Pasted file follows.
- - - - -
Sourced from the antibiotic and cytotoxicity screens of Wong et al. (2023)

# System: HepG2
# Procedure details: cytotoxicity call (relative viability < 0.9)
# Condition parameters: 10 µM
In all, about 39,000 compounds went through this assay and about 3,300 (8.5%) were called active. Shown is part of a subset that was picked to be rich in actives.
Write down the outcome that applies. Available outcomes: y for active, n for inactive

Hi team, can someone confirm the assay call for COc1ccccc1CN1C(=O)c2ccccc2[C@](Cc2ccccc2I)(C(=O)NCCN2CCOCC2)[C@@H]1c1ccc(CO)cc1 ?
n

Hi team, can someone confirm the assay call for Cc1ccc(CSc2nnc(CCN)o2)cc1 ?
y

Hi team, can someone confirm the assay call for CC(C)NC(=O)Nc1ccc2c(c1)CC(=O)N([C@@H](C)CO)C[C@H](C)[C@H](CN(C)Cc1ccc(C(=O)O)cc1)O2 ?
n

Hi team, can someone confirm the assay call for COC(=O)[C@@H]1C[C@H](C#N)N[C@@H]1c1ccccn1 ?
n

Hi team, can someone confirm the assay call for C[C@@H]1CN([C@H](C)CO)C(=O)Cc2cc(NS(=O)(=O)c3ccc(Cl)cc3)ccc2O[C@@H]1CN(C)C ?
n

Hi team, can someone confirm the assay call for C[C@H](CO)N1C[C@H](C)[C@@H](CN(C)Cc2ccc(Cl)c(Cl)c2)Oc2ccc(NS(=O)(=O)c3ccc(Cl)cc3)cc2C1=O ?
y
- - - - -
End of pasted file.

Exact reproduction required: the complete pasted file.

Sourced from the antibiotic and cytotoxicity screens of Wong et al. (2023)

# System: HepG2
# Procedure details: cytotoxicity call (relative viability < 0.9)
# Condition parameters: 10 µM
In all, about 39,000 compounds went through this assay and about 3,300 (8.5%) were called active. Shown is part of a subset that was picked to be rich in actives.
Write down the outcome that applies. Available outcomes: y for active, n for inactive

Hi team, can someone confirm the assay call for COc1ccccc1CN1C(=O)c2ccccc2[C@](Cc2ccccc2I)(C(=O)NCCN2CCOCC2)[C@@H]1c1ccc(CO)cc1 ?
n

Hi team, can someone confirm the assay call for Cc1ccc(CSc2nnc(CCN)o2)cc1 ?
y

Hi team, can someone confirm the assay call for CC(C)NC(=O)Nc1ccc2c(c1)CC(=O)N([C@@H](C)CO)C[C@H](C)[C@H](CN(C)Cc1ccc(C(=O)O)cc1)O2 ?
n

Hi team, can someone confirm the assay call for COC(=O)[C@@H]1C[C@H](C#N)N[C@@H]1c1ccccn1 ?
n

Hi team, can someone confirm the assay call for C[C@@H]1CN([C@H](C)CO)C(=O)Cc2cc(NS(=O)(=O)c3ccc(Cl)cc3)ccc2O[C@@H]1CN(C)C ?
n

Hi team, can someone confirm the assay call for C[C@H](CO)N1C[C@H](C)[C@@H](CN(C)Cc2ccc(Cl)c(Cl)c2)Oc2ccc(NS(=O)(=O)c3ccc(Cl)cc3)cc2C1=O ?
y